What is a panic attack?
A panic attack is an intense wave of fear characterized by its unexpectedness and debilitating, immobilizing intensity. Your heart pounds, you can’t breathe, and you may feel like you’re dying or going crazy. Panic attacks often strike out of the blue, without any warning, and sometimes with no clear trigger. They may even occur when you’re relaxed or asleep.
A panic attack may be a one-time occurrence, although many people experience repeat episodes. Recurrent panic attacks are often triggered by a specific situation, such as crossing a bridge or speaking in public—especially if that situation has caused a panic attack before. Usually, the panic-inducing situation is one in which you feel endangered and unable to escape, triggering the body’s fight-or-flight response.
You may experience one or more panic attacks, yet be otherwise perfectly happy and healthy. Or your panic attacks may occur as part of another disorder, such as panic disorder, social phobia, or depression. Regardless of the cause, panic attacks are treatable. There are strategies you can use to reduce or eliminate the symptoms of panic, regain your confidence, and take back control of your life.
Panic attack signs and symptoms
Panic attack symptoms include:
- Shortness of breath or hyperventilation
- Heart palpitations or racing heart
- Chest pain or discomfort
- Trembling or shaking
- Choking feeling
- Feeling unreal or detached from your surroundings
- Nausea or upset stomach
- Feeling dizzy, light-headed, or faint
- Numbness or tingling sensations
- Hot or cold flashes
- Fear of dying, losing control, or going crazy
Signs and symptoms of panic disorder
You may be suffering from panic disorder if you:
- Experience frequent, unexpected panic attacks that aren’t tied to a specific situation
- Worry a lot about having another panic attack
- Are behaving differently because of the panic attacks, such as avoiding places where you’ve previously panicked
While a single panic attack may only last a few minutes, the effects of the experience can leave a lasting imprint. If you have panic disorder, the recurrent panic attacks take an emotional toll. The memory of the intense fear and terror that you felt during the attacks can negatively impact your self-confidence and cause serious disruption to your everyday life. Eventually, this leads to the following panic disorder symptoms:
Anticipatory anxiety – Instead of feeling relaxed and like your normal self in between panic attacks, you feel anxious and tense. This anxiety stems from a fear of having future panic attacks. This “fear of fear” is present most of the time, and can be extremely disabling.
Phobic avoidance – You begin to avoid certain situations or environments. This avoidance may be based on the belief that the situation you’re avoiding caused a previous panic attack. Or you may avoid places where escape would be difficult or help would be unavailable if you had a panic attack. Taken to its extreme, phobic avoidance becomes agoraphobia.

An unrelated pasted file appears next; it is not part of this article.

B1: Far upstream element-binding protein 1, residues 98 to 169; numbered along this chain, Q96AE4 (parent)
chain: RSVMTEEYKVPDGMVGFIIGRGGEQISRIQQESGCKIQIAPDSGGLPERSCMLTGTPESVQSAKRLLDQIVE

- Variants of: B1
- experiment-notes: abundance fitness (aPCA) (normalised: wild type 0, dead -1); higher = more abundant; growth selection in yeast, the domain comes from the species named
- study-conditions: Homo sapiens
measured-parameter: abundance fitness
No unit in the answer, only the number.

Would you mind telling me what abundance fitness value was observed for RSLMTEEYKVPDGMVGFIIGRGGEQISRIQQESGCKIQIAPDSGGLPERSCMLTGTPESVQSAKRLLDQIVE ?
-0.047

Panic disorder with agoraphobia
Agoraphobia was traditionally thought to involve a fear of public places and open spaces. However, it is now believed that agoraphobia develops as a complication of panic attacks and panic disorder. Although it can develop at any point, agoraphobia usually appears within a year of your first recurrent panic attacks.
If you’re agoraphobic, you’re afraid of having a panic attack in a situation where escape would be difficult or embarrassing. You may also be afraid of having a panic attack where you wouldn’t be able to get help. Because of these fears, you start avoiding more and more situations.
For example, you may begin to avoid:
- Crowded places such as shopping malls or sports arenas.
- Cars, airplanes, subways, and other forms of travel.
- Social gatherings, restaurants, or other situations where it would be embarrassing to have a panic attack.
- Physical exercise in case it triggers panic.
- Certain food or drinks that could provoke panic, such as alcohol, caffeine, sugar, or specific medications.
- Going anywhere without the company of someone who makes you feel safe. In more severe cases, you might only feel safe at home.
Causes of panic attacks and panic disorder
Although the exact causes of panic attacks and panic disorder are unclear, the tendency to have panic attacks runs in families. There also appears to be a connection with major life transitions such as graduating from college and entering the workplace, getting married, or having a baby. Severe stress, such as the death of a loved one, divorce, or job loss can also trigger panic attacks.
Panic attacks can also be caused by medical conditions and other physical causes. If you’re suffering from symptoms of panic, it’s important to see a doctor to rule out the following possibilities:
- Mitral valve prolapse, a minor cardiac problem that occurs when one of the heart’s valves doesn’t close correctly
- Hyperthyroidism (overactive thyroid gland)
- Hypoglycemia (low blood sugar)
- Stimulant use (amphetamines, cocaine, caffeine)
- Medication withdrawal